Other Taxes You May Owe

Other More Unusual Taxes You Might Owe

Tax Preparation
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Preparing your 1040 involves more than just determining the tax you owe on earned and unearned income -- other taxes may be due as well. You could owe self-employment tax, additional taxes on unreported tips, additional taxes on the early withdrawal of retirement funds and household employment taxes.

Just like tax credits reward certain activities, additional taxes increase the cost of various activities.

The most common other taxes are for early withdrawal of retirement savings before age 59½ and self-employment taxes for independent contractors and freelancers. Here's a breakdown of additional taxes you may owe and how to report them on your 1040. 

  • Self-Employment tax: If you had worked for someone else, your employer would have matched your Social Security and Medicare tax contributions for the year. You must pay both shares if you're self-employed. This is the self-employment tax and you can calculate what you owe on Schedule SE. Enter it on line 57 of your 1040 and attach your Schedule SE.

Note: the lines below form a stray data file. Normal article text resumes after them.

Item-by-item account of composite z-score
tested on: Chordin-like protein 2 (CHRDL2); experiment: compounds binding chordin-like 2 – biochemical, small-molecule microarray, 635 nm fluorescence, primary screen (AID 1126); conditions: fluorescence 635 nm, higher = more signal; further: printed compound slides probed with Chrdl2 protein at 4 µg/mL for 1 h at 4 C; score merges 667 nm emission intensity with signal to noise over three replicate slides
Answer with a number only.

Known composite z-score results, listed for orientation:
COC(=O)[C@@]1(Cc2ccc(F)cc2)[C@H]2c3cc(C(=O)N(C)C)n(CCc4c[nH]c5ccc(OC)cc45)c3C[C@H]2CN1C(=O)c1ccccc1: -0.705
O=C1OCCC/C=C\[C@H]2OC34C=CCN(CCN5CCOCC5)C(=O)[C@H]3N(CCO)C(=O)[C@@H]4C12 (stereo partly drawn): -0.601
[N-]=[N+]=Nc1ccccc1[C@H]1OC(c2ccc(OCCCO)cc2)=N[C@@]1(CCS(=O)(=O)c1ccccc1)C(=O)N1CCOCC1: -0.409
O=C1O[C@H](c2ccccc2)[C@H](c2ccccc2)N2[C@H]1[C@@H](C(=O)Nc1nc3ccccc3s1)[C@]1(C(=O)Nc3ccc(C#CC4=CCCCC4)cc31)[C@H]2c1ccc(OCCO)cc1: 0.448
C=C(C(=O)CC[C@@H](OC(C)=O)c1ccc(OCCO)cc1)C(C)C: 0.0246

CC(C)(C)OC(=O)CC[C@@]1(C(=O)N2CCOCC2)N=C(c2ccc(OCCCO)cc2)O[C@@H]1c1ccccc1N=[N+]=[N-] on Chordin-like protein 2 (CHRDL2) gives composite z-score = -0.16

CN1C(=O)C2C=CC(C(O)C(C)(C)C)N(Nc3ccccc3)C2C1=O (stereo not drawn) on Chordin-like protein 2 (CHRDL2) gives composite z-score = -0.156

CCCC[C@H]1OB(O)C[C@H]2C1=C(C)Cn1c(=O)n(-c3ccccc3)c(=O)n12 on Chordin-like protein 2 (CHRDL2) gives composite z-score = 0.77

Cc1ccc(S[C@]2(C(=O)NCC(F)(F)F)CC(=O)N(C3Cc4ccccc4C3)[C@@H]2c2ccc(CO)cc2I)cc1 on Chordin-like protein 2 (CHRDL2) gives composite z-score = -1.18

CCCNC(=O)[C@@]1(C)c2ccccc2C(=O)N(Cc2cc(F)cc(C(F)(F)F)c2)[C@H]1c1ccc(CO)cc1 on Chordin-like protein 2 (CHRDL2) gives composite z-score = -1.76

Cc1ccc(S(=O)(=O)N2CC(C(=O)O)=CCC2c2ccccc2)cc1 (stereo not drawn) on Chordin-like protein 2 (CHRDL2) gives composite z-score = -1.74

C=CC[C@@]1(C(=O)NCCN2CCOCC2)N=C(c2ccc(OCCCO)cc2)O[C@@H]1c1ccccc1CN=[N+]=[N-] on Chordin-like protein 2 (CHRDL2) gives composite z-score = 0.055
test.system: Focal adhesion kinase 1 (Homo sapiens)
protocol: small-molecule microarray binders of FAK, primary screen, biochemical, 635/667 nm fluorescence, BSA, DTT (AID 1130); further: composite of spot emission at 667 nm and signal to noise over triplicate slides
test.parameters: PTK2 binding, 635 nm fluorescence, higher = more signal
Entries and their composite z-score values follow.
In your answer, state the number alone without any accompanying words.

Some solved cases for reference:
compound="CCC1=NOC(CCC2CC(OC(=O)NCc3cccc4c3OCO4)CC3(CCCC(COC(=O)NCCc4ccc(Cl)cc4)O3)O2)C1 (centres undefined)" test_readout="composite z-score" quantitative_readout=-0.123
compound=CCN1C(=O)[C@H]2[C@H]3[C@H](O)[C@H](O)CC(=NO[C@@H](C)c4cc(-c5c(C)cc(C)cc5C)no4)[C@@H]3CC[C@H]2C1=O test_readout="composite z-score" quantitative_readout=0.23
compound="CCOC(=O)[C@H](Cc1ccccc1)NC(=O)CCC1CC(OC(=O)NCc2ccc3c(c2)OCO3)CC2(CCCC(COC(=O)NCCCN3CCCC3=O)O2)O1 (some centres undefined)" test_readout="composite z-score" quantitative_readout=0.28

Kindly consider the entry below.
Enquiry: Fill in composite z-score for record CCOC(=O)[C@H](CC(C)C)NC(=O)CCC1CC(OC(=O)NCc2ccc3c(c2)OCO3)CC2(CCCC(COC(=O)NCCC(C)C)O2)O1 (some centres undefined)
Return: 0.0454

• Social Security and Medicare taxes on unreported tips: You may owe additional Social Security and Medicare taxes if you work in a service industry and earn tips for which your employer did not withhold during the tax year. Complete Form 4137 and/or Form 8919 and enter the amount on line 58 of your 1040. Attach the forms. 
  • Additional taxes on early withdrawals from IRAs: You'll owe taxes on early withdrawals you take from IRAs and other qualified retirement plans. Complete Form 5329 and enter the resulting number on line 59 of your 1040.
  • Household employment taxes: You may have heard of these as the "nanny tax." You may owe these taxes if you employ anyone in your home, such as a nanny for your children or a housekeeper. Complete Schedule H and enter the result on line 60a of your 1040. Attach Schedule H. 

Line 63: Your Total "Other" Taxes

Add up Lines 56 through 62. Line 56 covers income included in the rest of your return. Enter the total figure on Line 63. This is your total tax liability. Compare this figure to your total tax from previous years to determine if your taxes are going up, going down, or staying about the same.

NOTE: Federal tax laws change periodically. This information is current for 2015 federal tax returns. The rules may change in subsequent years. Please consult with a tax professional for the most up-to-date advice. The information contained in this article is not intended as tax advice and it is not a substitute for tax advice.